The Akraino Edge Stack
Launched in 2018 and now part of the LF Edge Initiative, the Akraino Edge Stack focuses on developing open software stacks for the network edge. The organization emphasizes modular design, which enables reuse of software components. Known as Akraino blueprints, the stacks serve various subsets of the edge cloud infrastructure, including enterprise edge, over-the-top edge, provider edge, and carrier edge. When installed on “bare-metal” servers, the blueprints convert the machines into application-specific appliances.
Akraino has multiple carrier blueprints in development as it works to create 5G telco appliances that speed RAN deployment. The group recently released the Akraino radio-edge cloud (REC) blueprint, which provides an essential component for the management and orchestration and automation layer to interface with the vRAN.
Running on a Linux CentOS distribution, the REC works with management and monitoring software containerized and managed with Kubernetes. The stack virtualizes a bare-metal server so that it can be abstracted as a software service. These APIs can be called by the overlying control layer, enabling it to interact with the data plane at the network layer.
The O-RAN Alliance
The O-RAN Alliance is dedicated to the realization of an open, intelligent RAN. The alliance is developing open virtualized network elements such as an open DU and open CU. As with Akraino, the focus is on building modular reference designs that are both reusable and standardized. The approach not only speeds integration and deployment, it lets developers skip writing code blocks for common functions, freeing them to spend time innovating.
The O-RAN effort is closely tied to the development of the Akraino blueprints. The idea is that the Akraino blueprints abstract the hardware layer and then the O-RAN/ONAP software stacks run on top of that and interface with the APIs (Figure 4).
The RIC is co-located with the CU. It is connected to the orchestration and automation stack at the core by backhaul and connected to the CU and the DU by midhaul. It will run atop the Akraino REC blueprint, which is optimized to minimize latency between the RIC and the DU/CU (Figure 5). The Akraino REC is integrated with the regional controller at the core edge to provide fully automated deployment of the REC to edge sites.
The Open Networking Automation Platform (ONAP)
The 5G network is expected to support a variety of applications with dramatically different requirements. A mobile device streaming video can tolerate higher latencies but may be highly mobile. Smart factories don’t move but demand the lowest possible latency. Automated vehicles present the dual challenges of ultrahigh reliability and ultralow latency. Other variables include bandwidth and cost. Effectively serving these diverse applications requires the ability to virtualize the network so that it can act as a collection of network slices, each of which can be dynamically reconfigured to provide the quality of service required by each application.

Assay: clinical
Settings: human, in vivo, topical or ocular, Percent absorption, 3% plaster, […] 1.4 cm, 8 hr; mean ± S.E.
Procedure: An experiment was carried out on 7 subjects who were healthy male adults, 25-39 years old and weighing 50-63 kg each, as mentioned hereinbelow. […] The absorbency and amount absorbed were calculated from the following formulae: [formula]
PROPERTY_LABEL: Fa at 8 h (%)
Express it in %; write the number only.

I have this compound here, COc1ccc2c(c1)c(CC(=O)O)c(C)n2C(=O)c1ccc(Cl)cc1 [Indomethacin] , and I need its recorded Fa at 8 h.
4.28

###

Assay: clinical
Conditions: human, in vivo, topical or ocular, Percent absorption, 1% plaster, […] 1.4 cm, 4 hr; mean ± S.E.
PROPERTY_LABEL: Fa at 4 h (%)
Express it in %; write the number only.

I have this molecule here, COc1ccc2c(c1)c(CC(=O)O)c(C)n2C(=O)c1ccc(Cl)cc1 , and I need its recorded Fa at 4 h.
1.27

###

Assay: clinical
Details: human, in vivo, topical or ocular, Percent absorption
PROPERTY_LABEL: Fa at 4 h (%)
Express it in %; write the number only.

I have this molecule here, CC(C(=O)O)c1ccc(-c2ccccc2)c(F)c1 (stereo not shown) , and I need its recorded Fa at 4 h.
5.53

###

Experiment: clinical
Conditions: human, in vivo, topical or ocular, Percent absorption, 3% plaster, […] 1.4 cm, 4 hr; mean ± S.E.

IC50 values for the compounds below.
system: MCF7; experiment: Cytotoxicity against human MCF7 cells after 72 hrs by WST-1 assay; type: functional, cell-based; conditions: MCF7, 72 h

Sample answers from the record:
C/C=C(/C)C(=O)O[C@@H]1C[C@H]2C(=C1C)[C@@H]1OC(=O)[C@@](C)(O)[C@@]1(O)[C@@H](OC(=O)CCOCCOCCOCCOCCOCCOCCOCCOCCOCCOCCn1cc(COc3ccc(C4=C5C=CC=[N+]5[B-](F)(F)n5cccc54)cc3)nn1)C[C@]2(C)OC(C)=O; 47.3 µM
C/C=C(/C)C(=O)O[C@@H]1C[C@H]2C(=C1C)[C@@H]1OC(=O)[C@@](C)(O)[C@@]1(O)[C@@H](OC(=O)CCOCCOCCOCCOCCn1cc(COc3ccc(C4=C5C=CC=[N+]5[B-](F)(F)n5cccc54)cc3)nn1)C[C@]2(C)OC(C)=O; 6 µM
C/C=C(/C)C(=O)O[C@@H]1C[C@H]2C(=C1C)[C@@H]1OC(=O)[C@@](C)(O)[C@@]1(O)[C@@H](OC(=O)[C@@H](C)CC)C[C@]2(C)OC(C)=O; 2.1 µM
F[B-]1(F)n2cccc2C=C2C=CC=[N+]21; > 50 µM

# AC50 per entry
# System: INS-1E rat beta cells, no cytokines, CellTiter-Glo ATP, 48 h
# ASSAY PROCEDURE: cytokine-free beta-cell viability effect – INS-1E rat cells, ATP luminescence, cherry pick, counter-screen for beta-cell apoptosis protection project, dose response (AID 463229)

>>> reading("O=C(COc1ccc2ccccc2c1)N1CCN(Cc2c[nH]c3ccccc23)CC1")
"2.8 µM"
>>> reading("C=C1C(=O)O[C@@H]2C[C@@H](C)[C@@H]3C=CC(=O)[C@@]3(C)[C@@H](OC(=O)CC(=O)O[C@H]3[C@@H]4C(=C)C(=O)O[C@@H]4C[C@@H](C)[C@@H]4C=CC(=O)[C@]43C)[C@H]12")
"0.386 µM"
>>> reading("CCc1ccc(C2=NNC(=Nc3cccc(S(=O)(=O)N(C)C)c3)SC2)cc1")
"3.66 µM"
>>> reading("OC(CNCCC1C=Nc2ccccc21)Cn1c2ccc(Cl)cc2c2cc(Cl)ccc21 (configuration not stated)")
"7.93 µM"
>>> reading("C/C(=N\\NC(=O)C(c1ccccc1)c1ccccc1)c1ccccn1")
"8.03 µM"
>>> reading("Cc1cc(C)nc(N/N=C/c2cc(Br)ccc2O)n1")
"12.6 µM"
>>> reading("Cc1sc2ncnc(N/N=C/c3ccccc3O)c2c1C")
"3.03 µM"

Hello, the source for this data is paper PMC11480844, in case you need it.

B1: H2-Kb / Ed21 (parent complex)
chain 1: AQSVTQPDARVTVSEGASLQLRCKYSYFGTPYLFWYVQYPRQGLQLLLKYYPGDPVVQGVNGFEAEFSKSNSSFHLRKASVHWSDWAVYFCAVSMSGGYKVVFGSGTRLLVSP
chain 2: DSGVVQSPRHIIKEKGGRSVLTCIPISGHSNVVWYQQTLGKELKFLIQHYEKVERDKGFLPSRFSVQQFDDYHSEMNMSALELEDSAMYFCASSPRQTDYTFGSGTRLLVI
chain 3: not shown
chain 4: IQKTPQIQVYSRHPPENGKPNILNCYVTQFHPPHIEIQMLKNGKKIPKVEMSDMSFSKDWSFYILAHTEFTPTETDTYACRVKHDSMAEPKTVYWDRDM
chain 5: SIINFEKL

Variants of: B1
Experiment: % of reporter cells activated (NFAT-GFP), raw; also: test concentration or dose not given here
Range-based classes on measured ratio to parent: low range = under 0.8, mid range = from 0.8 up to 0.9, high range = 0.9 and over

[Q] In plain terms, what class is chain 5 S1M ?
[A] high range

The building blocks discussed so far provide a means to create network slices, but they need a top-level control fabric at the core to orchestrate and manage services. The Open Networking Automation Platform (ONAP), an open-source networking project hosted by the Linux Foundation, was established to address this need.
ONAP is critical for 5G deployment. It supports orchestration, automation, and end-to-end lifecycle management of network services. It is highly complex and computationally intensive; running just one instance of ONAP requires 140 cores and 140 GB of RAM. ONAP interfaces with the RAN as shown in Figure 6.
The Open Compute Project
Creating interoperability in the networking world is required to standardize form factors and interfaces. The Open Compute Project (OCP) was launched to establish hardware specifications to achieve this standardization. One of the specifications to come out of the OCP is the openEDGE chassis (Figure 7). Its shallow form factor, low power requirements, and processing density are optimized for telco and edge applications.
5G promises enormous performance improvements that could fundamentally change global communications. It provides telco operators the opportunity to create new markets and consumer services. To succeed in 5G, carriers need improved network equipment with flexibility, low total cost of ownership and fast time to market. Open 5G hardware and software enables these goals.
A version of this article originally appeared as a white paper “Understanding 5G Transport Networks.”
Darrin Vallis is a computing systems architect with over 20 years’ experience in hardware and software development. His expertise covers embedded systems, PC client, storage and hyperscale servers. Recently he has been focused on Cloud, Edge and 5G design. Darrin is a Navy veteran, holds ten patents and has been published fourteen times in technical journals. When not at his lab in Austin Texas, Darrin can usually be found designing and building race cars or somewhere on a race track.